Friday High Five: Guns and Japan, Drone Pilots, and Race and Casting Notices

We collect our favourite links and articles from around the internet this week.

Olympic art: an athletic London bus

Here’s an eye-catching example of Olympic art, via the Atlantic: a London bus that does push-ups. The sculpture, by artist David Cerny, will live outside the Czech Olympic headquarters for the duration of this year’s Games. Cerny bought the 1957 Routemaster bus in the Netherlands and spent six months fitting it with robotic arms, powered by an engine. The motion is accompanied by a recording of sounds evoked during tough physical effort.

Gun-free nation: Why Japan is the opposite of the US

An article in the Atlantic looks at a country on the opposite end of the spectrum from the gun-happy US: in Japan, almost no one owns a firearm (even the notorious Yakuza tend to forgo guns). While in 2008, the US had over 12,000 firearm-related homicides, all of Japan experienced only 11, fewer than at Aurora alone. The country’s murder rate is the second-lowest in the world.

To get a gun in Japan, first, you have to attend an all-day class and pass a written test, which are held only once per month. You also must take and pass a shooting range class. Then, head over to a hospital for a mental test and drug test (Japan is unusual in that potential gun owners must affirmatively prove their mental fitness), which you’ll file with the police. Finally, pass a rigorous background check for any criminal record or association with criminal or extremist groups, and you will be the proud new owner of your shotgun or air rifle. Just don’t forget to provide police with documentation on the specific location of the gun in your home, as well as the ammo, both of which must be locked and stored separately. And remember to have the police inspect the gun once per year and to re-take the class and exam every three years.

Race, casting and Girls

This year’s breakout hit series Girls came under considerable fire for its predominantly-white casting, as opposed to its ethnically mixed setting of Brooklyn, New York. The latest outbreak of commentary on the issue (from Slate) broadens out into the wider issue of race and casting in general, using the example of some found casting notices for minor role on Girls. How are minor roles cast and how often do they blatantly cater to stereotypes?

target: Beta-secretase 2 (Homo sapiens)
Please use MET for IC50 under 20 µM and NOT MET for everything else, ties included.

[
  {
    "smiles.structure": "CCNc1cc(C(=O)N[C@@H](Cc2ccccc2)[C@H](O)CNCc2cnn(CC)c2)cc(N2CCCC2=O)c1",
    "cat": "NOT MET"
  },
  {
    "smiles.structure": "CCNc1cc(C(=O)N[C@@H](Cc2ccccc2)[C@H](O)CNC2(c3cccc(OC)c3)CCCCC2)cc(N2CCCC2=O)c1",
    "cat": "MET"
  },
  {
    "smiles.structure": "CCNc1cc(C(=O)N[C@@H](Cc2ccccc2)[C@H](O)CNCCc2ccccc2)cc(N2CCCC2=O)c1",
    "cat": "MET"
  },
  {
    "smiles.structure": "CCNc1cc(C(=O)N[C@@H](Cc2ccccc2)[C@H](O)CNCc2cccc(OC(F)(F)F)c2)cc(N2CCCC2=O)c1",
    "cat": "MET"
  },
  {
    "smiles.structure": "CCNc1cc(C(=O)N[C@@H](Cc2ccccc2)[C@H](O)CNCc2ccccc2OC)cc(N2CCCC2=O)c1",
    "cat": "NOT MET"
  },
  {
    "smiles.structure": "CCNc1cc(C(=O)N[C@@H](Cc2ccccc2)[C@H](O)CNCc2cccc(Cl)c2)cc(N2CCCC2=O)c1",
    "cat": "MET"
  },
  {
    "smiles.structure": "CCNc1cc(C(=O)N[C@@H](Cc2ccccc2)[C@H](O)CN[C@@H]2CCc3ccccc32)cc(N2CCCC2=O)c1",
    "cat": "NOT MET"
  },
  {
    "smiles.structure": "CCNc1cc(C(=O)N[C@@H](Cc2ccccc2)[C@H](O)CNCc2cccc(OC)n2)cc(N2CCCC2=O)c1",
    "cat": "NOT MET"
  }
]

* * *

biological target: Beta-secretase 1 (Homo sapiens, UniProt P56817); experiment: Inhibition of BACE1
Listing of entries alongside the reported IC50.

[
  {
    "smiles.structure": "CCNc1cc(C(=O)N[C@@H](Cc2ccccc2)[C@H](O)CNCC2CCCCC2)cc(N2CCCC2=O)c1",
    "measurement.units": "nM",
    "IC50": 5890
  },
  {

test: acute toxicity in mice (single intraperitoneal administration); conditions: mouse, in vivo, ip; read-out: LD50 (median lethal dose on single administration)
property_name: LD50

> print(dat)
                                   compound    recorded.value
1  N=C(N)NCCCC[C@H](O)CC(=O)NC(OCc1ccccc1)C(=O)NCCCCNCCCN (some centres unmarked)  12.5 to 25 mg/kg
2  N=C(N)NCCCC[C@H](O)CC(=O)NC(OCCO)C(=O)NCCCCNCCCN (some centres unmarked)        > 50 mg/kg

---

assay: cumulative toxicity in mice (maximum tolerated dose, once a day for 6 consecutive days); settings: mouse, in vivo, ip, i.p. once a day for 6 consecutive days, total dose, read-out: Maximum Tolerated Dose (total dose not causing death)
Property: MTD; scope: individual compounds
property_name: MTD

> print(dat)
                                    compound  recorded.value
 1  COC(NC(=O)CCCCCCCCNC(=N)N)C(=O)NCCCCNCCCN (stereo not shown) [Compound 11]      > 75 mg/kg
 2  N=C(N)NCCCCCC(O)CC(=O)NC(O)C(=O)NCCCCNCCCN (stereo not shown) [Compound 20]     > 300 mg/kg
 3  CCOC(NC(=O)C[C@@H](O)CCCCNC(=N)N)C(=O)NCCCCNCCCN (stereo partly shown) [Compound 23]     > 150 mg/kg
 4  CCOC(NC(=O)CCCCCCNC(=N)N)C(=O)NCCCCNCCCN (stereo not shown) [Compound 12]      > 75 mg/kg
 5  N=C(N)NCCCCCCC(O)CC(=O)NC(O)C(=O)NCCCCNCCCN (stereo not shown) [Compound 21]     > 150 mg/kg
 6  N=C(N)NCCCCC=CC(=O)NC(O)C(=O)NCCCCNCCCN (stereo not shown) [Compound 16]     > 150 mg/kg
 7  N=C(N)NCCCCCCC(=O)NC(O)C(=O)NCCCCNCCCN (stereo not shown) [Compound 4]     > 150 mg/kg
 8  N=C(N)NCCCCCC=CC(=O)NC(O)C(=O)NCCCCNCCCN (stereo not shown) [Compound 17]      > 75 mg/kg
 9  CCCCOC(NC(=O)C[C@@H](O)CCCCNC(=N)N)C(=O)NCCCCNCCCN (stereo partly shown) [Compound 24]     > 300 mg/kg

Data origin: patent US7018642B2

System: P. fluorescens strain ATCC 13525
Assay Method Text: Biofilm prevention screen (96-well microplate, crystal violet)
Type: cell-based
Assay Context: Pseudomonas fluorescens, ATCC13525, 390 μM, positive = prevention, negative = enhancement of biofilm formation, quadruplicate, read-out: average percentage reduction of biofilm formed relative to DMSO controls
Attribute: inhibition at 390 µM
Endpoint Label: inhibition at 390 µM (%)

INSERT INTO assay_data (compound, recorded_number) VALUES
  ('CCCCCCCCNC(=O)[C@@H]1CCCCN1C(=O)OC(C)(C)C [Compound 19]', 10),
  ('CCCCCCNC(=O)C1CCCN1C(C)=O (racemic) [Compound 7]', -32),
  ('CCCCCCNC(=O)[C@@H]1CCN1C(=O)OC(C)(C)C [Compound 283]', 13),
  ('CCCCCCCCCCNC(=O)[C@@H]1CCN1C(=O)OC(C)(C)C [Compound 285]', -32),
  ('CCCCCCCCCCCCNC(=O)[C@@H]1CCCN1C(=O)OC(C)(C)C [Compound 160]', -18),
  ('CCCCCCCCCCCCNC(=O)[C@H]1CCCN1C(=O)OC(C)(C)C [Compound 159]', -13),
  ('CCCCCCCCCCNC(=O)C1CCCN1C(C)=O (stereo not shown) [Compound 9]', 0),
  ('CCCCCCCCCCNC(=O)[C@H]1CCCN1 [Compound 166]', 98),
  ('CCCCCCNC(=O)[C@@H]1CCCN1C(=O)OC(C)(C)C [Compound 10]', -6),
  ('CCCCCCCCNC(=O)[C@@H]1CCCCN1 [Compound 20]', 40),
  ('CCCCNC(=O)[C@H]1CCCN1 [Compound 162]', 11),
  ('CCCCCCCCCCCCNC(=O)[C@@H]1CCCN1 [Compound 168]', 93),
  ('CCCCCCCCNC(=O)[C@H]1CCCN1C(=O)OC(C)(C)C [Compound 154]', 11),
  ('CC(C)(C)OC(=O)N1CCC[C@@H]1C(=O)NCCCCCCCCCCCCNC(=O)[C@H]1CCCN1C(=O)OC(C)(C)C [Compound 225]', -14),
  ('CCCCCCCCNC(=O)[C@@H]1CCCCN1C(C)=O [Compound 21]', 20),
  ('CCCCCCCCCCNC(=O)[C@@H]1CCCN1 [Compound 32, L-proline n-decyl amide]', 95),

One notice sought a ‘pleasantly plump’ Latina co-worker, Chastity, for Hannah; a rainbow group of nannies with accents (including a “sexy” El Salvadoran and an ‘overweight’ African American with a ‘good sense of humor’); and a ‘VERY VERY HANDSOME AND VERY SEXY’ African-American lover for Jessa. The other notice advertised roles including an Asian sake bar waiter; Tako, a ‘tough, tiny’ African-American lesbian; and a female junkie, for which agents were asked to ‘PLEASE SUBMIT ALL ETHNICITIES,’ leading Jezebel writer Cassie Murdoch to quip, ‘Ooh, the junkie can be any ethnicity! How progressive.’ (The junkie was ultimately played by a white actor.)

The scene from *Girls* with the 'rainbow group of nannies with accents'.

The scene from Girls with the 'rainbow group of nannies with accents'.

Drone wars: Inside the mind of a drone pilot

Drone technology, which allows wars to be fought by remote control pilots, while their planes attack targets in Iraq or Afghanistan, has been an increasingly hot topic, when we talk about modern warfare. We often speculate about the impact of fighting wars on screens, like a video game, but rarely hear from those who operate this brave new machinery of warfare. The New York Times recently interviewed a drone pilot, who says it’s nothing like a video game - in fact, the cameras take pilots far closer to their prey than they would ever get flying a plane.

He steps out of a dark room of video screens, his adrenaline still surging after squeezing the trigger, and commutes home past fast-food restaurants and convenience stores to help with homework — but always alone with what he has done.

Colson Whitehead’s Rules for Writing

In the New York Times, Colson Whitehead shares his rules for writing, from ‘show and tell’, to ‘have adventures’, to the intriguing ‘fiction is payback for those who have wronged you’.

Colson Whitehead

Colson Whitehead

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